September has arrived and along with it, a new school year. Here’s a bit of history on schools in America.
As the New World formed, the act of educating children was the responsibility of the family. From the time children were four or five, girls were to be trained by their mothers to read and perform household tasks, cooking, cleaning, sewing, weaving, animal care, etc. The boys were instructed by their fathers to read and write as well as learning the necessities of hunting, fishing, farming, trapping, woodworking, etc. If the family could afford it, they might have hired a tutor who often lived in their home to educate the children other subjects. It was believed boys needed to learn to read and write, but girls only needed to read and were restricted to religious material only.
After families began to flourish, in 1647 The Massachusetts Bay Colony General Court decreed any town of fifty or more families should establish a school for children to read and write. This was at the expense of the families and meant mainly for the male children only.
This model, of those whose family could afford to pay tuition continued for over a hundred years. In 1779 Thomas Jefferson proposed a ‘two track’ system, in which he referred to for the ‘the laboring and the learned’. This meant scholarships could be provided to a select few in hopes of ‘raking a few geniuses out of the rubbish’.
In 1790 Pennsylvania called for free public education for the poor, rich people where still expected to pay for their children’s education. By 1805 New York had established a public school system that included a model where one teacher oversaw classrooms of hundreds of students. The teacher would provide rote lessons to the older children who then passed them down to the younger children. It was believed this system would prepare children for their future roles of factory and manufacturing workers.
In 1817 Boston called for a tax system that would provide education for all. Many opposed it because they didn’t want to pay taxes to aid poorer families, however it eventually passed. By 1827 this law spread through the larger cities—fast growing industries were looking at schools to provide them with a disciplined workforce. Major industrialists offered up their own money to create state boards of education to assure they received the workers needed for their growing business. In 1847 the first ‘reform’ school opens in Massachusetts—for children who had refused to attend public schools, and in 1851 Massachusetts passed an educational law that insisted all children of immigrants attend school to assure they become civilized and learn obedience so they could become good workers.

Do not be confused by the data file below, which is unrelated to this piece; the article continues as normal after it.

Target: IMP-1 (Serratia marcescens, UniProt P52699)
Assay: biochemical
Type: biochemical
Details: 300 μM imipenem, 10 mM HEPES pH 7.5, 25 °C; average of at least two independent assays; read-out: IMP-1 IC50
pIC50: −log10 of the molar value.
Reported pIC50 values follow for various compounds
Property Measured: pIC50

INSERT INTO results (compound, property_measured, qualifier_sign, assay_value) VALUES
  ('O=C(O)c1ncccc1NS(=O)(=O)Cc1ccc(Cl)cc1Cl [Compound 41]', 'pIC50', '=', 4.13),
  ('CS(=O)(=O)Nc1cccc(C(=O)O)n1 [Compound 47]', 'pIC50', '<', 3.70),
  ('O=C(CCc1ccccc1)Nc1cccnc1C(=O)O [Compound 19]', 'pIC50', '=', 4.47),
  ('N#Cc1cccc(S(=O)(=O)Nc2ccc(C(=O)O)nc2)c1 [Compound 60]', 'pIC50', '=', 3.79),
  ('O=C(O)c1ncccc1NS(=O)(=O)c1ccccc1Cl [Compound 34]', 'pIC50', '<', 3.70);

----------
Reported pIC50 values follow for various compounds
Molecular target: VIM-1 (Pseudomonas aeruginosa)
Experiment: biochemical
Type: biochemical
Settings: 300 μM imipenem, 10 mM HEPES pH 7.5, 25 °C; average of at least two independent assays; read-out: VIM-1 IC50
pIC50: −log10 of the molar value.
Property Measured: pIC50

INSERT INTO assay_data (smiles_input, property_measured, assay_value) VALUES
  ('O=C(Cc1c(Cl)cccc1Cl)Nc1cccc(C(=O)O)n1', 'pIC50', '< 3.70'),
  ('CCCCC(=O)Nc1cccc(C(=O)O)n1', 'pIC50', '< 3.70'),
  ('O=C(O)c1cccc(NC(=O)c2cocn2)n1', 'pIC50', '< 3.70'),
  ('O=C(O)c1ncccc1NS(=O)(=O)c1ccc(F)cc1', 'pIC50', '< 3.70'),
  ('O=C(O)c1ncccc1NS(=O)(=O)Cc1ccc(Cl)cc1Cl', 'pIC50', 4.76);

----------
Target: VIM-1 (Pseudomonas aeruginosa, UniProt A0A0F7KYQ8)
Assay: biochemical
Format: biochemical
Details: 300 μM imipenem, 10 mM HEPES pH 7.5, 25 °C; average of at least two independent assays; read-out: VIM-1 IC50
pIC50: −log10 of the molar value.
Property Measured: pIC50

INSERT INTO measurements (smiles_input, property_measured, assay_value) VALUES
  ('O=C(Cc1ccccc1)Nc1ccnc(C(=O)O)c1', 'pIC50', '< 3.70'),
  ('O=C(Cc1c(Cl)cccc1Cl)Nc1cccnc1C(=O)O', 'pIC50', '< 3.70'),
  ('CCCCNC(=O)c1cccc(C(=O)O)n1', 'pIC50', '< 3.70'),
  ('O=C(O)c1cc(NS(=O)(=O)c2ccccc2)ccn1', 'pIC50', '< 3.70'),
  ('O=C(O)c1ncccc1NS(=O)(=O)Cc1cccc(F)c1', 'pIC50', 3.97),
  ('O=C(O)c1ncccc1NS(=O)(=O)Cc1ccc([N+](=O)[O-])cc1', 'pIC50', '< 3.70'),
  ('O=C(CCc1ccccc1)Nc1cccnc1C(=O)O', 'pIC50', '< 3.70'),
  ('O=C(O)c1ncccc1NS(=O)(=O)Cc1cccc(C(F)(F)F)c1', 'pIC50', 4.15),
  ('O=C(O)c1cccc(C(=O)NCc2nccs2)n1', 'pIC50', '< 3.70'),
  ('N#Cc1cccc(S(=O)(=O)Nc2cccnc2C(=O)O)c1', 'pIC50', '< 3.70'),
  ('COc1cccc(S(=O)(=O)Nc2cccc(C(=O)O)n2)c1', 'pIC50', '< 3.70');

New Orleans was ahead of many others, especially pertaining to girls. They opened their first girl only school in 1727 and accepted girls of all races, included freed slaves and Native Americans. Educating women didn’t become more popular in the New England states until the 1840’s.
The school ‘systems’ of the New England spread west with the pioneers—the south was more prone to private tutors and a hodgepodge of publically funded schools in the larger towns and remained so until after the Civil War. While opening the west with land grants, the government withheld small parcels dedicated to schools with the mandate that upon formation, local communities would financially support the school.
Schools in the west also brought another issue that the government chose to address. In 1864 Congress made it illegal for Native American children to be taught their native language. Children as young as four were gathered up and sent to BIA (Bureau of Indian Affairs) boarding schools.
By 1880 all states were required to have free public schools—paid for by local taxes and for elementary ages—usually up to age 12. This was extended to 14 by 1900, and by 1918 every state had a law that required all children (6-14) to attend school. By then most schools, even one room schools, had adopted an age/grade system that separated children and their lessons based on their age or ability.
Before 1920 most secondary education was private and only for those bound for college. In 1910 only 9% of Americans had a high school diploma. Women were far more likely to attend high school where available. Educators across the nation insisted schooling at higher levels would improve citizenship (child labor laws had changed since the first school laws had been enacted). As more high schools began being built, educators discovered by adding vocational classes needed for industry jobs and sports, such as baseball and basket ball, high schools attracted more males. Within thirty years, the number of American’s with a high school diploma grew to 50%.